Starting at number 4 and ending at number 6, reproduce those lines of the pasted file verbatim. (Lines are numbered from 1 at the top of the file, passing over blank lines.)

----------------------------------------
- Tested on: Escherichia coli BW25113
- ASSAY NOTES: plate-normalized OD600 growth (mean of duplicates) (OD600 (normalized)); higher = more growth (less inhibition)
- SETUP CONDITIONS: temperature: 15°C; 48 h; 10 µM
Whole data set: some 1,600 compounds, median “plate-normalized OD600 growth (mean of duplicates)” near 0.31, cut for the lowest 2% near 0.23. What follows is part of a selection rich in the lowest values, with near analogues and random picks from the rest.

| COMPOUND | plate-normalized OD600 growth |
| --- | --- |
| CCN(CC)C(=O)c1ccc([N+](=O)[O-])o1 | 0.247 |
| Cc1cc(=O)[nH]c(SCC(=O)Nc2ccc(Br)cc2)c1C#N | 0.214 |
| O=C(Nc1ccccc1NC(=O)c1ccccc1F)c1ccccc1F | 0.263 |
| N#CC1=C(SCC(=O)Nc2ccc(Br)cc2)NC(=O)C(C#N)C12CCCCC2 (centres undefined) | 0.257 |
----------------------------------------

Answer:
Whole data set: some 1,600 compounds, median “plate-normalized OD600 growth (mean of duplicates)” near 0.31, cut for the lowest 2% near 0.23. What follows is part of a selection rich in the lowest values, with near analogues and random picks from the rest.

| COMPOUND | plate-normalized OD600 growth |
| --- | --- |